Land Tenure. Conucos comprise the principal form of land tenure. The Agrarian Reform of 1960 gave many Afro-Venezuelans title to their land. Through the 1970s, however, agricultural development programs failed to incorporate Venezuelan peasants into the country's successful petroleum economy, spurring migration to urban centers in search of jobs. With Venezuela's economic downslide in the late 1980s, the economic picture for Afro-Venezuelan landholders remains precarious.
Beginning in the 1970s, Afro-Venezuelan coastal lands have been threatened by the construction of beachfront condominiums, especially near Caracas. Tourist activity and the development of lands for recreational usage are also a threat. Afro-Venezuelan communities on Isla Margarita in Nueva Esparta have been particularly affected by the large-scale tourist industry there.
Kinship Groups and Descent. Kinship is reckoned along the same lines as in the rest of Venezuela (i.e., bilateral, with relatives figured through consanguinity and affinity). Compadrazgo, the establishment of godparents (ritual coparents) at the birth and baptism of children, is important to Afro-Venezuelan social organization, providing a vehicle for child-care arrangements and interfamilial cooperation.
Marriage. Legal marriage has been erratic in many Afro-Venezuelan rural and migrant communities. During colonial times, unions between slaves favored the economic interests of slaveholders over the interests of slaves.
Domestic Units. Nuclear families, as well as mother-child dyads, are the most common basic domestic arrangements. Extended families, including grandparents, for example, are also common. In rural areas such as Barlovento, related households may be situated around a shared courtyard or be in close proximity to one another. With an increase in the number of adolescents who go to the cities to finish their secondary education, family units are changing. Children usually live with relatives in the city—aunts, uncles, grandparents—thus broadening the role of extended family units, especially in migrant urban communities.
Socialization. Children participate in daily secular routines as well as in ritual and ceremonial activities from an early age. Formerly, children were involved in informal systems of education, watching and learning from adults in the Community. Since the late 1970s, however, there has been a transition to more formal systems of socialization. Most children now attend school to at least the sixth grade and often go to the city and live with relatives to complete their formal education. The incursion of radio and television into most Afro-Venezuelan communities has also affected the enculturation of young Venezuelan Blacks, delivering mass-media images, usually from a middle- and upper-middle-class perspective.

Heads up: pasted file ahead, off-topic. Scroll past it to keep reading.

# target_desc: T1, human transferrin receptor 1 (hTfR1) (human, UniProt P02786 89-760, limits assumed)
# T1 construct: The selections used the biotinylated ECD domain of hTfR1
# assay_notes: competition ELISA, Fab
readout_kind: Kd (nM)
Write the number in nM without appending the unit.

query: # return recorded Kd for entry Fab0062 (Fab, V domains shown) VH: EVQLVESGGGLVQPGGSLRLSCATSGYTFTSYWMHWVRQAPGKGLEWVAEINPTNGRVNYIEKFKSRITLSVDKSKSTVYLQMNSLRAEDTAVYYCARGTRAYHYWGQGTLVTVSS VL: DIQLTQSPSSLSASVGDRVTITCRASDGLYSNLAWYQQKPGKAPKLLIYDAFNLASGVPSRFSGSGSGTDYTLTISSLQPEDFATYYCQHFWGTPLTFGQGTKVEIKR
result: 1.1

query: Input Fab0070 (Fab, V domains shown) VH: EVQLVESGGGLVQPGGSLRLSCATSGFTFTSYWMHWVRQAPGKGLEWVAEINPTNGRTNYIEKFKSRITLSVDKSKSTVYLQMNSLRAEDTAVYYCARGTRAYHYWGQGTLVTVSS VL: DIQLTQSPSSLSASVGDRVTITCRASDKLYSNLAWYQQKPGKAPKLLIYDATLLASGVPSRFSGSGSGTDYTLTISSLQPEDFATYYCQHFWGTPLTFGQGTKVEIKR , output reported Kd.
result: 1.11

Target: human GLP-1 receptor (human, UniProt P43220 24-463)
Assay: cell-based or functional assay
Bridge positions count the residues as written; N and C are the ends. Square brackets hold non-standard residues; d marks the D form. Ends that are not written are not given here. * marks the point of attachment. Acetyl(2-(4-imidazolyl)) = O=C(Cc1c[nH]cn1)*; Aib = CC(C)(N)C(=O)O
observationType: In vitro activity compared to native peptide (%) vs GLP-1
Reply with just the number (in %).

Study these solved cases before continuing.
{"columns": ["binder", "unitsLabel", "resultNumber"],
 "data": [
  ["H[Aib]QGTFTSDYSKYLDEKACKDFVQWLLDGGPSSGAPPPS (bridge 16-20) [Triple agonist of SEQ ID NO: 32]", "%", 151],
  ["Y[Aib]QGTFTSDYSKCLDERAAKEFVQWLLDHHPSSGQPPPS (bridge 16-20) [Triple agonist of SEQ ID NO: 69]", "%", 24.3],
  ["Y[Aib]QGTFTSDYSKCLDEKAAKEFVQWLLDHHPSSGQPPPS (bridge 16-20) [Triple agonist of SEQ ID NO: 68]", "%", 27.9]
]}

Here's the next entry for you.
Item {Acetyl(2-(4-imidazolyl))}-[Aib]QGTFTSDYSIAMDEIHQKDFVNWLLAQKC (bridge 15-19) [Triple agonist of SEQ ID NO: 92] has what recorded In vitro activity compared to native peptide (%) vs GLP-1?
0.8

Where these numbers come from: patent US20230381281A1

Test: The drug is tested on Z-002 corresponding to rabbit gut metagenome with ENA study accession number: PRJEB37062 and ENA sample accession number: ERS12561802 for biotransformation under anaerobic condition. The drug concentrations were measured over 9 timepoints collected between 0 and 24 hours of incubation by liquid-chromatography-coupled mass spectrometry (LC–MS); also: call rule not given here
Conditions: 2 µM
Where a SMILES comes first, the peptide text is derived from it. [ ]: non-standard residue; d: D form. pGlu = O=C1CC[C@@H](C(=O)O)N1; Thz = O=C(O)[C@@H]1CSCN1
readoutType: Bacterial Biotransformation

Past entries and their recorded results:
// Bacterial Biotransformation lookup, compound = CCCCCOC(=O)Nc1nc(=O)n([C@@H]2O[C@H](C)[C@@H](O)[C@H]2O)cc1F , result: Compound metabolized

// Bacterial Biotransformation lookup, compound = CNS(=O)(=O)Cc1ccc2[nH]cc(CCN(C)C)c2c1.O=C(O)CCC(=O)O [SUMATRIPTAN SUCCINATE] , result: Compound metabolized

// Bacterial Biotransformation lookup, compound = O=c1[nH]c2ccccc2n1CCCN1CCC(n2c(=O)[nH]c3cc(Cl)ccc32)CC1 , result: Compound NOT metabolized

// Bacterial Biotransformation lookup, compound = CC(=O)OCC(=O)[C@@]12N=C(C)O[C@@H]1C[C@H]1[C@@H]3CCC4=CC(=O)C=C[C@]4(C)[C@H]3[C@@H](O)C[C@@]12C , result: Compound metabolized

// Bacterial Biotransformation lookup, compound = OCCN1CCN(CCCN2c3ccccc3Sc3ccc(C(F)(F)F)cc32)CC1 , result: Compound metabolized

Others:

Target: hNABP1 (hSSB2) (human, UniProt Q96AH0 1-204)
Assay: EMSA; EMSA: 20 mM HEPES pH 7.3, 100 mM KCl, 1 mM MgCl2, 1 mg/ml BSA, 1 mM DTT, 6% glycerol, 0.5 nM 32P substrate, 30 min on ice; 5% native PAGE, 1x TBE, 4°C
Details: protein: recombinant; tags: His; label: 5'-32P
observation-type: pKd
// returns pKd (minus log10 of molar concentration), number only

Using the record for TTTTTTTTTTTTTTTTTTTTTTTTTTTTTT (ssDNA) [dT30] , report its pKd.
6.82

The existence of cofradías (brotherhoods) since colonial times has played an important role in the social and political organization of Afro-Venezuelans. Derived in part from various forms of African communal associations, the cofradías were incorporated around patron saints. Comprised of slaves, free Blacks, and Pardos, cofradías provided a vehicle for cooperation and collective work. Unlike the Black cofradías and cabildos (guilds) of Cuba and Brazil, membership in these groups was not organized along the lines of distinct African ethnic identities. Cofradías existed in the major towns and cities of colonial Venezuela; at the beginning of the nineteenth century, thirteen cofradías existed in Caracas alone. As the only sanctioned form of Black collectivity, cofradías were subject to strict legislation and became the focus of attempts by the church to pacify potential Black opposition and assimilate Afro-Venezuelans into the colonial political structure. Despite such tactics, Black cofradías remained a vehicle for organized resistance. Cofradías, which are still organized around the celebration of patron saints, continue to serve as welfare and burial societies for their members.